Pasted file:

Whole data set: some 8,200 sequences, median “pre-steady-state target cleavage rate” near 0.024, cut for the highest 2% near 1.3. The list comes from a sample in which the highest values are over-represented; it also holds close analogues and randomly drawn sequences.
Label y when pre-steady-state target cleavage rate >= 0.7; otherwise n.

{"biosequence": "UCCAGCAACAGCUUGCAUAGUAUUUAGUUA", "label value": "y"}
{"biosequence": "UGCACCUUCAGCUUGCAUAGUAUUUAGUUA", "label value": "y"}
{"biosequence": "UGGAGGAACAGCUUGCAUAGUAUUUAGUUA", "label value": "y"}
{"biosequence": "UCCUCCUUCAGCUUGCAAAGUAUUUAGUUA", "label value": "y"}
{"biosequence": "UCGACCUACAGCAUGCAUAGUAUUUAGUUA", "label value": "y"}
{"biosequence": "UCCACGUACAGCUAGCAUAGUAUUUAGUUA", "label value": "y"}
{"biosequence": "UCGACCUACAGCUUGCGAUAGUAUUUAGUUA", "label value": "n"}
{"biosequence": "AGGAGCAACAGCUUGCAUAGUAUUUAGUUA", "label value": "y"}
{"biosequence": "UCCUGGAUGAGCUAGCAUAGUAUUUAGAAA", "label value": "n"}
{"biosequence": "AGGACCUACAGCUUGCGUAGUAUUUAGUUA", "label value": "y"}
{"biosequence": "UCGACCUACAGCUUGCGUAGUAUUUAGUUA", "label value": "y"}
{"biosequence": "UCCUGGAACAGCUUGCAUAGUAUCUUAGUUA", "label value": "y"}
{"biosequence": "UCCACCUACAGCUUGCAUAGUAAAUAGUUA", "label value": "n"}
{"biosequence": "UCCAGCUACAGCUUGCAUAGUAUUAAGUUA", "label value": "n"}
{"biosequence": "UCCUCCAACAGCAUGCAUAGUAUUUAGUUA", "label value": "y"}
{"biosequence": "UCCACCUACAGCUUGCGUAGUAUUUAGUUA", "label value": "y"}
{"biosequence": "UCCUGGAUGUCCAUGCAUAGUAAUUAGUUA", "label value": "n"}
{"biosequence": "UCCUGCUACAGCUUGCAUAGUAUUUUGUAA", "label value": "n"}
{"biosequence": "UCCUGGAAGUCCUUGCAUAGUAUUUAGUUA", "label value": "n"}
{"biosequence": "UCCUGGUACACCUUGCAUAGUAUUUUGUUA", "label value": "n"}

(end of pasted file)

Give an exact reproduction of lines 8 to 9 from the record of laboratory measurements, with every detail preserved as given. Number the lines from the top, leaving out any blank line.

{"biosequence": "UCCACGUACAGCUAGCAUAGUAUUUAGUUA", "label value": "y"}
{"biosequence": "UCGACCUACAGCUUGCGAUAGUAUUUAGUUA", "label value": "n"}